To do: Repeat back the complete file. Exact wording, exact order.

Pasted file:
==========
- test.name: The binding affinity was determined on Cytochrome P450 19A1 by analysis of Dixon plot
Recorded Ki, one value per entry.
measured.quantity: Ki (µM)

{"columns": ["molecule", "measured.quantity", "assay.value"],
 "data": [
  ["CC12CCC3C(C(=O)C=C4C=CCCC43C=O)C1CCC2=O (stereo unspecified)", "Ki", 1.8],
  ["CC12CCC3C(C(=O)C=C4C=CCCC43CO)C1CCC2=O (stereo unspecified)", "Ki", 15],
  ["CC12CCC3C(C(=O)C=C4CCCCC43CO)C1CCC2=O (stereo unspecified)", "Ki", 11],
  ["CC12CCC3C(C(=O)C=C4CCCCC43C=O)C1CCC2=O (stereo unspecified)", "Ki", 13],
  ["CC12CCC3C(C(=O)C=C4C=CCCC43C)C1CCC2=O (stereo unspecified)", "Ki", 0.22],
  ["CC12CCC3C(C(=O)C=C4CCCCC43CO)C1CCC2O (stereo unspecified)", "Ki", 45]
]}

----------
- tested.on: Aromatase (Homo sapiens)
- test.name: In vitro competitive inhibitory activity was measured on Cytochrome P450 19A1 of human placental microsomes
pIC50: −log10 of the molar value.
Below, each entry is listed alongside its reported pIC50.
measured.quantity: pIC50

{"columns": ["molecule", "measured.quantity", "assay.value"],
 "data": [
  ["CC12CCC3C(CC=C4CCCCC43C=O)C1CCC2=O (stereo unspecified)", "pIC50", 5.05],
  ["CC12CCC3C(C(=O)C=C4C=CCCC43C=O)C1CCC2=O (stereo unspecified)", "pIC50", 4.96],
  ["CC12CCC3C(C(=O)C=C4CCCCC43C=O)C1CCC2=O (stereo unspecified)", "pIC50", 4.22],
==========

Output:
- test.name: The binding affinity was determined on Cytochrome P450 19A1 by analysis of Dixon plot
Recorded Ki, one value per entry.
measured.quantity: Ki (µM)

{"columns": ["molecule", "measured.quantity", "assay.value"],
 "data": [
  ["CC12CCC3C(C(=O)C=C4C=CCCC43C=O)C1CCC2=O (stereo unspecified)", "Ki", 1.8],
  ["CC12CCC3C(C(=O)C=C4C=CCCC43CO)C1CCC2=O (stereo unspecified)", "Ki", 15],
  ["CC12CCC3C(C(=O)C=C4CCCCC43CO)C1CCC2=O (stereo unspecified)", "Ki", 11],
  ["CC12CCC3C(C(=O)C=C4CCCCC43C=O)C1CCC2=O (stereo unspecified)", "Ki", 13],
  ["CC12CCC3C(C(=O)C=C4C=CCCC43C)C1CCC2=O (stereo unspecified)", "Ki", 0.22],
  ["CC12CCC3C(C(=O)C=C4CCCCC43CO)C1CCC2O (stereo unspecified)", "Ki", 45]
]}

----------
- tested.on: Aromatase (Homo sapiens)
- test.name: In vitro competitive inhibitory activity was measured on Cytochrome P450 19A1 of human placental microsomes
pIC50: −log10 of the molar value.
Below, each entry is listed alongside its reported pIC50.
measured.quantity: pIC50

{"columns": ["molecule", "measured.quantity", "assay.value"],
 "data": [
  ["CC12CCC3C(CC=C4CCCCC43C=O)C1CCC2=O (stereo unspecified)", "pIC50", 5.05],
  ["CC12CCC3C(C(=O)C=C4C=CCCC43C=O)C1CCC2=O (stereo unspecified)", "pIC50", 4.96],
  ["CC12CCC3C(C(=O)C=C4CCCCC43C=O)C1CCC2=O (stereo unspecified)", "pIC50", 4.22],